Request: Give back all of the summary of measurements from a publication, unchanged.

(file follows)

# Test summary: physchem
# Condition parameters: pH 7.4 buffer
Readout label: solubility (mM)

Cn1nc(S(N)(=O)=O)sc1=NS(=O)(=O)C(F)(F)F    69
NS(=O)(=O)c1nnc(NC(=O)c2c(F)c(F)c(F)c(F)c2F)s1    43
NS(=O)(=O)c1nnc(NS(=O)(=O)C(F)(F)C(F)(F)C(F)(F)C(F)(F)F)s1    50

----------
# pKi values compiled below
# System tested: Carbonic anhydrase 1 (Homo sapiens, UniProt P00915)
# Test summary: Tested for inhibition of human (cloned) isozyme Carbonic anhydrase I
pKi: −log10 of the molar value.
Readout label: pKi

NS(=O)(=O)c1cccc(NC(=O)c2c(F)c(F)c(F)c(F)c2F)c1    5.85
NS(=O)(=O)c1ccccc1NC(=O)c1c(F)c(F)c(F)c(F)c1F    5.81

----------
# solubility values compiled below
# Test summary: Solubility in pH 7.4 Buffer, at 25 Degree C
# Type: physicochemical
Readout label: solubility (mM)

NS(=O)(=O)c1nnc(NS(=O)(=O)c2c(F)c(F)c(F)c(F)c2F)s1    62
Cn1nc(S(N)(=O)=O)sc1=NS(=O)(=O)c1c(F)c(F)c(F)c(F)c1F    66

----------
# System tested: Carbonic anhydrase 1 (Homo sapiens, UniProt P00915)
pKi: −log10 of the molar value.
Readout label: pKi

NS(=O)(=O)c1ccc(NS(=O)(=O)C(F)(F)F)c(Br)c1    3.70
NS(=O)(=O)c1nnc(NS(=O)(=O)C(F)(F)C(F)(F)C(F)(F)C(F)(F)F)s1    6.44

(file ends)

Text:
# Test summary: physchem
# Condition parameters: pH 7.4 buffer
Readout label: solubility (mM)

Cn1nc(S(N)(=O)=O)sc1=NS(=O)(=O)C(F)(F)F    69
NS(=O)(=O)c1nnc(NC(=O)c2c(F)c(F)c(F)c(F)c2F)s1    43
NS(=O)(=O)c1nnc(NS(=O)(=O)C(F)(F)C(F)(F)C(F)(F)C(F)(F)F)s1    50

----------
# pKi values compiled below
# System tested: Carbonic anhydrase 1 (Homo sapiens, UniProt P00915)
# Test summary: Tested for inhibition of human (cloned) isozyme Carbonic anhydrase I
pKi: −log10 of the molar value.
Readout label: pKi

NS(=O)(=O)c1cccc(NC(=O)c2c(F)c(F)c(F)c(F)c2F)c1    5.85
NS(=O)(=O)c1ccccc1NC(=O)c1c(F)c(F)c(F)c(F)c1F    5.81

----------
# solubility values compiled below
# Test summary: Solubility in pH 7.4 Buffer, at 25 Degree C
# Type: physicochemical
Readout label: solubility (mM)

NS(=O)(=O)c1nnc(NS(=O)(=O)c2c(F)c(F)c(F)c(F)c2F)s1    62
Cn1nc(S(N)(=O)=O)sc1=NS(=O)(=O)c1c(F)c(F)c(F)c(F)c1F    66

----------
# System tested: Carbonic anhydrase 1 (Homo sapiens, UniProt P00915)
pKi: −log10 of the molar value.
Readout label: pKi

NS(=O)(=O)c1ccc(NS(=O)(=O)C(F)(F)F)c(Br)c1    3.70
NS(=O)(=O)c1nnc(NS(=O)(=O)C(F)(F)C(F)(F)C(F)(F)C(F)(F)F)s1    6.44